The History of Disco Visualized on a Circuit Diagram of a Klipschorn Speaker: Features 600 Musicians, DJs, Producers, Clubs & Record Labels

Half a century after it was birthed in New York’s black, Latino and gay underground club scene–and nearly 45 years after the infamous Disco Demolition in Chicago’s Comiskey Park–disco is finally being accorded some respect in the annals of music history.

Even those who remain impervious to disco fever seem willing to acknowledge its cultural significance as evidenced by a recent exchange on the Trouser Press forum:

It was everywhere and could indeed get tiresome. But today I can appreciate how well put-together those records by an artist like the Bee Gees were…

Hearing techno for the first time in the early 90s, and realizing it was just disco in a new, all-electronic package, made me realize how good a lot of it was…

I remember seeing (A Taste of Honey) on The Midnight Special. It was the first time I’d seen a band with female members playing instruments…

Having previously celebrated the history of hip-hop, UK-based design studio Dorothy gives disco its due with a blueprint paying tribute to the many artists who made the form what it was, from foundation layers like Teddy Pendergrass, Marvin Gaye, and James Brown to such trailblazing superstars as Donna Summer, Gloria Gaynor, Sylvester, Chic and the Bee Gees.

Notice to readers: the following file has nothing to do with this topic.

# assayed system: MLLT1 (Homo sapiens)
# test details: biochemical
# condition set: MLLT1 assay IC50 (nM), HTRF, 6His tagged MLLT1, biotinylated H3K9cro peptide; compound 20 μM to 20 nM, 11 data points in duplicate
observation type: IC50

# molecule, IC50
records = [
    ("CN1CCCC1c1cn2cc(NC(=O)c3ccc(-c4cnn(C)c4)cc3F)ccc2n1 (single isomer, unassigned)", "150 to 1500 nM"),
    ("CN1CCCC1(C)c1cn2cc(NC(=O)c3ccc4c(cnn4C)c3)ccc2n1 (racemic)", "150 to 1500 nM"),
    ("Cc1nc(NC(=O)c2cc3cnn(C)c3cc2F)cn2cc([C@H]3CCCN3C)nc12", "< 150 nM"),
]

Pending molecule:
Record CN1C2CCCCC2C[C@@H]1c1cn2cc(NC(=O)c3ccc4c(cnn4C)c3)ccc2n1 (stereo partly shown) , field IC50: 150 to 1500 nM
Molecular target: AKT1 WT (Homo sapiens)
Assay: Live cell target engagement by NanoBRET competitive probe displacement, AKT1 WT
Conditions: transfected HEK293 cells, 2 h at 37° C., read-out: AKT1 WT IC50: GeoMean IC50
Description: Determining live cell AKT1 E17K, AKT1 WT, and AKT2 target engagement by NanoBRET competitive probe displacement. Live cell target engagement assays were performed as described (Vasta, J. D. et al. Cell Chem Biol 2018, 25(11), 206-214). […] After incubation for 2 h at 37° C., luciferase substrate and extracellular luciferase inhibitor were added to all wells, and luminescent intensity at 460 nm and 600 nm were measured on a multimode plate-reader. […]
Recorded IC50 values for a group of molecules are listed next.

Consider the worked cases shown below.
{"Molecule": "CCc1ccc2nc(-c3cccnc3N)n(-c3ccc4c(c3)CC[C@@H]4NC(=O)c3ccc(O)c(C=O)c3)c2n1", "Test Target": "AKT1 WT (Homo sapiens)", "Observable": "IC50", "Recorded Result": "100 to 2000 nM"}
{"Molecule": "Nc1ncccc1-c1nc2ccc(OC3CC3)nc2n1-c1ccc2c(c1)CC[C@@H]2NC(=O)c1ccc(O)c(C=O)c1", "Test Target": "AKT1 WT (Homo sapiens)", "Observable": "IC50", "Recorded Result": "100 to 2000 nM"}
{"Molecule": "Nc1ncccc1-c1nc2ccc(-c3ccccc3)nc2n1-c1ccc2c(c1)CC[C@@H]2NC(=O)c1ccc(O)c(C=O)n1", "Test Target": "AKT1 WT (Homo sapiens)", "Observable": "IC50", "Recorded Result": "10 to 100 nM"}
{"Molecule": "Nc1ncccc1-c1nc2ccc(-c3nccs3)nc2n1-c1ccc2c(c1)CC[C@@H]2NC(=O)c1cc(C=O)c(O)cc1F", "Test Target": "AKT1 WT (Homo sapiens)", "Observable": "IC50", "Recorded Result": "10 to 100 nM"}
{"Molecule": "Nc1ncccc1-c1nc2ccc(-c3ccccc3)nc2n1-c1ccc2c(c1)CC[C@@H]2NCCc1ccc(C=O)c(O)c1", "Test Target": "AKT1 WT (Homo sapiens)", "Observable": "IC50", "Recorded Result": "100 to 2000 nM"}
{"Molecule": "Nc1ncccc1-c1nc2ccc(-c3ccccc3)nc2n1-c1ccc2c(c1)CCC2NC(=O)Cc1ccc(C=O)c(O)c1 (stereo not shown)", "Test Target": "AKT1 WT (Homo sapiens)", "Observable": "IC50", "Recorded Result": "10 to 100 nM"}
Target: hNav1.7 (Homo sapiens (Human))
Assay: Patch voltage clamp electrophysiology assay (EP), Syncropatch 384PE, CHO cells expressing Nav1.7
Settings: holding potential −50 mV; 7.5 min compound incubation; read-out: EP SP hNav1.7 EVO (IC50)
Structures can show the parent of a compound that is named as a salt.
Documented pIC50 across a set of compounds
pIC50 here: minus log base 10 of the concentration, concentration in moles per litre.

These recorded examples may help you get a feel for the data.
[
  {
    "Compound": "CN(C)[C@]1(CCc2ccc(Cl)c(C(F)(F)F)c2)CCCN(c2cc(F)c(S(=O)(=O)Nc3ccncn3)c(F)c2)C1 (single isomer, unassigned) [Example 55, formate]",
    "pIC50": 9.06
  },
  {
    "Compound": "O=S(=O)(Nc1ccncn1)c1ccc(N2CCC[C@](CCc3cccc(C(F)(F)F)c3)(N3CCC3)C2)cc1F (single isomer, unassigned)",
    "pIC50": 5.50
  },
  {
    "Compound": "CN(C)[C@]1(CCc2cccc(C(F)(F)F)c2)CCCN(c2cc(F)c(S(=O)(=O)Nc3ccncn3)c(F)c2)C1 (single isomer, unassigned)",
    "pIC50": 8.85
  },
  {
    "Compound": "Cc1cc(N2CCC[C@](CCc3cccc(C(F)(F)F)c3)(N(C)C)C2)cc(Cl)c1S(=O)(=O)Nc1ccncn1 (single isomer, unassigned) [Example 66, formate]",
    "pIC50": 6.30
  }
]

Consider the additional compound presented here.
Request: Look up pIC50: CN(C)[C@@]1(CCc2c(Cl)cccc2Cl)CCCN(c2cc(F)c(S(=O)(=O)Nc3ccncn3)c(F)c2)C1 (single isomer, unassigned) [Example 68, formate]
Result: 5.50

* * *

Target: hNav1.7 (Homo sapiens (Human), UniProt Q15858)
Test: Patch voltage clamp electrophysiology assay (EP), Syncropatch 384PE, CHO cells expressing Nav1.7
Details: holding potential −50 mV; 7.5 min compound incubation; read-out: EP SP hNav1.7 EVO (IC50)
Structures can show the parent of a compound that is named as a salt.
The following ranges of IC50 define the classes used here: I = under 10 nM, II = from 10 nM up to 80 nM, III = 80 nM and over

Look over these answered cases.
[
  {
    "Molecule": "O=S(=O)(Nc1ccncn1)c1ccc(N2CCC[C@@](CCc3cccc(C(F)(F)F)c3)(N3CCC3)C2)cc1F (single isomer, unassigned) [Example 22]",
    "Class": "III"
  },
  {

The Disco Love Blueprint also name checks some of disco’s influential producers, DJs, and labels, along with watershed moments like 1969’s Stonewall Uprising and 1977’s Saturday Night Fever, reportedly film critic Gene Siskel’s favorite movie.

And while the disco explosion eventually saw young straight singles doing the Bump in Indianapolis, Phoenix, and Spokane, Dorothy sticks close to the epicenter by including such legendary New York City clubs as Studio 54, The Gallery, Paradise Garage, The Saint, and The Loft, a private discotheque in DJ David Mancuso’s Lower Manhattan apartment.

In Bill Brewster’s Last Night a DJ Saved My Life: The History of the Disc Jockey, Mancuso’s audio engineer, Alex Rosner, recalled the Loft’s clientele as being “probably about sixty percent black and seventy percent gay:”

There was a mix of sexual orientation, there was a mix of races, mix of economic groups. A real mix, where the common denominator was music.

One can’t mention the music at The Loft without giving props to the innovative and efficient sound system Rosner devised for Mancuso’s 1,850-square-foot space, using a McIntosh amplifier, an AR amplifier, Vega bass bottom speakers, and two Klipschorn Cornwall loudspeakers, whose circuit diagram inspired the Disco Love Blueprint’s layout.

As composer and producer Matt Sommers told The Vinyl Factory, those speakers surrounded dancers with the sort of high volume, undistorted sound they could lose themselves in:

…the Mancuso parties were unique because what he did was take it to a whole other level and created that envelopment experience where you could really get lost and I think that’s what people love about that, because you can just let your troubles go and enjoy it.

Get Dorothy’s Disco Love Blueprint, featuring 600 musicians, DJs, producers, clubs and record labels here.

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– Ayun Halliday is the Chief Primatologist of the East Village Inky zine and author, most recently, of Creative, Not Famous: The Small Potato Manifesto and Creative, Not Famous Activity Book. Follow her @AyunHalliday.

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